Private property is thievery.
This idea, when brought to the attention of pro-capitalists, seems to bring with it confused frowns and furled brows. Those firmly attached to the ideas of private property–something they may have spent their entire lives striving toward–do not enjoy this sentiment.
Private property, here, must first be divorced from possession. The capitalist breathes a sigh of relief. Alternatively, it is the idea of private property–and its lack of controlled corporate gathering–that will ultimately result in the thievery of human (and animal) worth.
“The day when the labourer may till the ground without paying away half of what he [sic] produces, the day when machines necessary to prepare the soil for rich harvests are at the free disposal of the community, the day when the worker in the factory produces for the community and not the monopolist–that day will see the workers clothed and fed, and there will be no more Rothchilds or other exploiters.” –Peter Kropotkin.
Kropotkin mirrors this sentiment when he writes about the worth of a human being’s labour being less than the worth of the product the human being is essential in creating. The advent of private property compounds this oppression because human beings need to work in order to simply exist, or create. Therefore, industrial power lies in private property as a source of oppression.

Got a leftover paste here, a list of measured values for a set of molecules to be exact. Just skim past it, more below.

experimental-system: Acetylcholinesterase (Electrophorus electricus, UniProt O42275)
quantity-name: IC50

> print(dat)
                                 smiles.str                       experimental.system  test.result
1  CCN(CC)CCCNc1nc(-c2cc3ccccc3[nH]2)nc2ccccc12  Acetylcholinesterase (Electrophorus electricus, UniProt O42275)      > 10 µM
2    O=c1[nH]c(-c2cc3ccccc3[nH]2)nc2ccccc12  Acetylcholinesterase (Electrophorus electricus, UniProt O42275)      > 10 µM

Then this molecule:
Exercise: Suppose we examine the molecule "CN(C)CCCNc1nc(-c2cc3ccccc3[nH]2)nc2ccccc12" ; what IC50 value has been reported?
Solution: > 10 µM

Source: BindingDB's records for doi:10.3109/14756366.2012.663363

“No one will then have to sell his working power for a wage that only represents a fraction of what he [sic] produces.”–Kropotkin
Now consider this idea extended to the lives of animals. They suffer the brunt of this oppression without the possible positives (although wholly ill-conceived wavering on completely untrue) that capitalism can actually produce. Private property is used in order to rear, raise, slaughter and produce millions of pounds of animal flesh every day. Without this private property owned by these corporations, this landscape would be necessarily different–even, abolished.
Furthermore, considering human oppression again, their labour being exploited, is not entirely at par with the case of animals; animals give up their entire existence. Workers get to leave their jobs, still own possessions and have the choice to relocate. Animals, under the laws that make animals a commodity, owned by their captors, have no such “freedoms” (if they may even be called that in the human sense.)
Like private property, animals too are considered as commodities. Property in every respect is always subservient to the property owner. Otherwise, a better definition of possessions would need to be cultivated. However, as Bob Torres argues in his book, Making a Killing, this definition of animals will always result in more oppression as their sentience is considered, ever-increasingly as a commodity.
Private property is thievery because it takes the lives of animals in order to benefit bourgeoisie oppressors. Those who contribute to this kind of oppression are only giving popular consent to the acts of these corporations. In essence, absolving the thieves in this scenario by paying them. Thievery at such a grand level stops being a crime since it is so inundated within our society, and becomes all but invisible to the inattentive mind.
To be put simply: to take that which is not yours is theft. The lives of animals are not yours.